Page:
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Ofsted's new inspection system, based on no-notice visits, is dividing the childcare sector. Karen Faux investigates When BBC One's programme Nurseries Undercover: The Real Story filmed children being pulled around by the arm and called 'minger' and 'imbecile', it ignited widespread fear and paranoia about the state of the nation's nurseries. Even for those who took a more measured view, this was a worrying indictment of nursery regulation in the UK.

Ofsted's new inspection system, based on no-notice visits, is dividing the childcare sector. Karen Faux investigates

When BBC One's programme Nurseries Undercover: The Real Story filmed children being pulled around by the arm and called 'minger' and 'imbecile', it ignited widespread fear and paranoia about the state of the nation's nurseries. Even for those who took a more measured view, this was a worrying indictment of nursery regulation in the UK.

One year on, Ofsted is attempting to raise the bar. As a result of a consultation with the sector in the wake of the documentary, it is steaming ahead with no-notice inspections. Settings now live with the knowledge that an inspector can call at virtually any time.

Additional pressure comes with the realisation that when the momentous event occurs, it will not be a routine run-through of various checks.

Nurseries are now required to show they are meeting four of the five outcomes for children contained in Every Child Matters - 'being healthy', 'staying safe', 'enjoying and achieving' and 'making a positive contribution'.

Undoubtedly much thought and preparation is needed to ensure that even the best nurseries do justice to their practice when it comes to demonstrating these facets.

And this is precisely the point over which some settings are becoming stressed, as the Nursery World postbag has highlighted (see Letters, page 34). If a nursery is having a bad day or if unforeseen staffing contingencies mean that things are not running quite as they usually do, how can it be sure that it will secure the grading it may rightly deserve?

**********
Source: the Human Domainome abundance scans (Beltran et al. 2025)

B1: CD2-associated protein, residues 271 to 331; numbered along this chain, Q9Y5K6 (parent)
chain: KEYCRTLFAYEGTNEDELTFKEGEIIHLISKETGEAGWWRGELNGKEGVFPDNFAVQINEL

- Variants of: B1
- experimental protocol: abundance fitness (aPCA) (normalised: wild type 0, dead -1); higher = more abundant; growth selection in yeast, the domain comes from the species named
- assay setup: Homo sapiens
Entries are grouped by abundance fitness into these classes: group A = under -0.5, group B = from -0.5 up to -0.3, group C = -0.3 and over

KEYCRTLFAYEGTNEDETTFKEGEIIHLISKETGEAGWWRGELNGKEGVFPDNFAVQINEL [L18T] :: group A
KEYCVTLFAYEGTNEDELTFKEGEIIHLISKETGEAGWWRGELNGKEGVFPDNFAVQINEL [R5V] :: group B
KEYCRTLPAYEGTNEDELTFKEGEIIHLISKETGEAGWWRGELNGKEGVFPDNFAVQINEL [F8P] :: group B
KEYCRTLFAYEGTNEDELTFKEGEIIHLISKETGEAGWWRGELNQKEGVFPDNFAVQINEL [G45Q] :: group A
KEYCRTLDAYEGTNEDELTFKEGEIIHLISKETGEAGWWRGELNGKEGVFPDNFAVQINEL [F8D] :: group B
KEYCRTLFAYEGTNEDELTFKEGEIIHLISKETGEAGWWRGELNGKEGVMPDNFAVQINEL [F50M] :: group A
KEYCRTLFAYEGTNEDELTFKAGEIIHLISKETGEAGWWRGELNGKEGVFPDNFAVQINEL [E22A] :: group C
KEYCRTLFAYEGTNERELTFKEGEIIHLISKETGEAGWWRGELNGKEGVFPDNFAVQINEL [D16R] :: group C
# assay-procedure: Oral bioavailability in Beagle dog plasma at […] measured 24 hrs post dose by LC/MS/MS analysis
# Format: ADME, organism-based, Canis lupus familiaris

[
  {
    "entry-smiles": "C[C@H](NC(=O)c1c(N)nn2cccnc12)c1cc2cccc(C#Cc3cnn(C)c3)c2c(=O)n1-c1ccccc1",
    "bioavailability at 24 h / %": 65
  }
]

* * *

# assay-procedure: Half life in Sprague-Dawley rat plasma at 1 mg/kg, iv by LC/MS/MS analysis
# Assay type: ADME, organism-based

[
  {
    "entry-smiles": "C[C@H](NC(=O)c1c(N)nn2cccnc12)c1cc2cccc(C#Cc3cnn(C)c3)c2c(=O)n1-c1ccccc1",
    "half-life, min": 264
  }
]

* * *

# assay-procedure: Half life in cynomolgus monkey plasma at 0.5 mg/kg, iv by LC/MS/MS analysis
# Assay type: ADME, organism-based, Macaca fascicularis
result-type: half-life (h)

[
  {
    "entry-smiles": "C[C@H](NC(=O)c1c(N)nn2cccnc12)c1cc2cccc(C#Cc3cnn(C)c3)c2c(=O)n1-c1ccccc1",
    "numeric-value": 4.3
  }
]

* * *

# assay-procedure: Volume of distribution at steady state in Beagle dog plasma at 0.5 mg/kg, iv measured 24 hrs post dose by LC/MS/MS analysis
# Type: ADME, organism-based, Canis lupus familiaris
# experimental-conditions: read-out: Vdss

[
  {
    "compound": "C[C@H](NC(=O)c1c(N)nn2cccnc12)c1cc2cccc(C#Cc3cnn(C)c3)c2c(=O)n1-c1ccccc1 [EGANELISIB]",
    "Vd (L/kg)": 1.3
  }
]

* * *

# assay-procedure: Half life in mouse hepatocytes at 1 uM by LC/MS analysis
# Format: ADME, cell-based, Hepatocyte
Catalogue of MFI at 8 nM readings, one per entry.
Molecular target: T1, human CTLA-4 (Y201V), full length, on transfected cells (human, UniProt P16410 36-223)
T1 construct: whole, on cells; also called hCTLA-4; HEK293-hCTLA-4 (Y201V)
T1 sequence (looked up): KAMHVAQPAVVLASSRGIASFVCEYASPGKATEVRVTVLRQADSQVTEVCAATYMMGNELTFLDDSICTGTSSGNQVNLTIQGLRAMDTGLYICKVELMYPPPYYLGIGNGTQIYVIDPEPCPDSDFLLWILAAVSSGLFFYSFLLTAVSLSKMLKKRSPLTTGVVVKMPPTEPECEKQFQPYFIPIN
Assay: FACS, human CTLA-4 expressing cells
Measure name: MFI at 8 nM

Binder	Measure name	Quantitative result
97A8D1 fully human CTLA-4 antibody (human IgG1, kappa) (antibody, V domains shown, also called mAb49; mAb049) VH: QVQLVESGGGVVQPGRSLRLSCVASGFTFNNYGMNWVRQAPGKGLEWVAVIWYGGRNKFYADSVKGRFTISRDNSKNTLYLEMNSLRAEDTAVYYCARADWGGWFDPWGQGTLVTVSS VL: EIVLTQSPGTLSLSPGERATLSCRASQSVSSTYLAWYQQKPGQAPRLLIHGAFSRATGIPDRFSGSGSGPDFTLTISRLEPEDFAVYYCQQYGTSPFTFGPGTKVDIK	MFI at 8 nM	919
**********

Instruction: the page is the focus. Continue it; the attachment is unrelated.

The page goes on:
Others have countered strongly that it is only the weak settings, with poor standards and management, who are feeling beleaguered. As one reader writes, 'We all have days when things don't go according to plan. What inspectors want to see is how we handle those situations, whether the policies we have in force cover these issues adequately, and whether the management and staff are up to the challenge.'

Taking issue

But it is not just snap inspections that settings take issue with. Some suggest that Ofsted is struggling to cope with its expanded remit and that the sector is suffering as a result.

This is the view of Alice Sankey, head of the early years department at Bright Sparks Nursery at St Mary's College in Liverpool, who is crying out for an inspection. Hers was cancelled earlier in the year and has still not taken place.

She is unhappy with the idea that an inspector will arrive unannounced - not because she has anything to hide, but because she wants to be personally involved, as do all her staff.

'An inspection benefits our staff and their development, and also supplies valuable feedback to parents. We want to receive good comments so we can pass them on,' she says. 'But we have been without an Ofsted recommendation for the past academic year.'

One owner and manager of a day nursery argues by letter that the unannounced arrival of inspectors for a full inspection is impolite and impractical.

She writes, 'As a busy manager of a day nursery I have various commitments throughout the day - showing prospective parents around, meetings with clients, accountants, bank managers and training staff. Inspectors are not sympathetic at all to a problem day or the practical realities of staffing and running a day nursery.'

She suggests that Ofsted may be equipped to judge bad practice, but how efficient is it when it comes to gauging good practice? 'Let's face it, you will not get a full picture of everything that takes place in less than a day,' she says. 'It also frustrates me that nurseries do not have the right to reply to what the inspectors report.'

However, childminder Steve Whitewood begs to differ on this point, saying it is possible to have a constructive dialogue with Ofsted.

'We have always agreed with inspectors and found them hugely professional,'

he says. 'Where there have been queries we have written to them and received feedback.'

He adds, 'Ofsted is very transparent about what it is looking for and the five outcomes have been well publicised. Inspection reports are published on the web, so it should be straightforward for settings to check on what they need to do.'